Seed of improved tepary versus unimproved tepary (top left)
a sister species of common bean grown by Native Americans for more than 5,000 years in semi-arid production systems in Mexico and the Southwest United States, has naturally evolved with resistances to drought and high temperature conditions. This underutilized bean species, which produces seeds similar in shape, color, and taste to common bean, is an alternative crop that can be grown in Continued. Link to full story/Spotlight 1.
Women Farmer Organizations Assume Active Role in Cowpea Seed Multiplication in Burkina Faso
Production of quality seed of improved varieties of cowpea and rural smallholder farmer access to such quality seed at affordable prices
are major constraints to enhancing farmer adoption of the improved varieties necessary to increase on-farm grain legume productivity. Link to full story.
Advances in Understanding and Guiding Farmer Decision-Making Strategies
Poor soil fertility and crop management practices have left thousands of smallholder bean farmers in Uganda and Mozambique struggling to
grow even 10 to 25 percent of their potential crop yield. A Legume Innovation Lab project on Farmer Decision Making Strategies for Improved Soil Fertility Management in Maize–Bean Production Systems. . . , however, is combining soil and social science to bring hope to these farmers—farmers like Angélica A. in the story below—for improved, sustainable crop yields. Link to full story.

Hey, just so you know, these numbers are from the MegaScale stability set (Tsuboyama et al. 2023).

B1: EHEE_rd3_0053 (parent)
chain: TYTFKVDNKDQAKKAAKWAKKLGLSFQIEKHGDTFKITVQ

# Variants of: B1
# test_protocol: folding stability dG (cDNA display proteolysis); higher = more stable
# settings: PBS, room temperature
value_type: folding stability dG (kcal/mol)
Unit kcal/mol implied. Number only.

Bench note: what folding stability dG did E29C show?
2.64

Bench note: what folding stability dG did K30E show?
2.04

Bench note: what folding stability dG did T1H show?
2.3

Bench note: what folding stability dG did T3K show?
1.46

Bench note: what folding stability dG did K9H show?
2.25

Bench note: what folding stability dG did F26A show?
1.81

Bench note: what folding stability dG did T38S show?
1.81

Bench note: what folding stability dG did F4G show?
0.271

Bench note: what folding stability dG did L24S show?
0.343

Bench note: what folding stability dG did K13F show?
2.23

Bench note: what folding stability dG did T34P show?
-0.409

IYOP Events Page Launched
The Legume Innovation Lab has created a special link on its menu bar to keep its researcher up-to-date on events connected to the International Year of Pulses.
The first page link is dedicated to the upcoming Pan-African Grain Legume Conference, and will be updated regularly. A general Events page has also been created to provide information on forthcoming events.
While the LIL links will not be comprehensive for all IYOP events (see IYOP page for comprehensive information), they will be updated regularly.
Announcements on IYOP events will also appear on the LIL facebook page and twitter site.
Legume Scholars Program, Update
The application deadline for the Legume Scholars Program has been reached and the application process is now closed. More than 200 applications were received and are under review.
The Legume Innovation Lab thanks all of its researchers and collaborators for their enthusiastic response to the call for nominations. Information on the Legume Scholars Program is available here.
Legume Innovation Lab Launches Facebook Page
The Legume Innovation Lab is on Facebook. Please “like” our page here to receive updates and stories on legume research.
Legume Innovation Lab on Twitter
The Legume Innovation Lab has launched a Twitter account named Legume InnovationLab. Follow our feed to receive the latest updates on the Lab and research and development work related to the legume sector.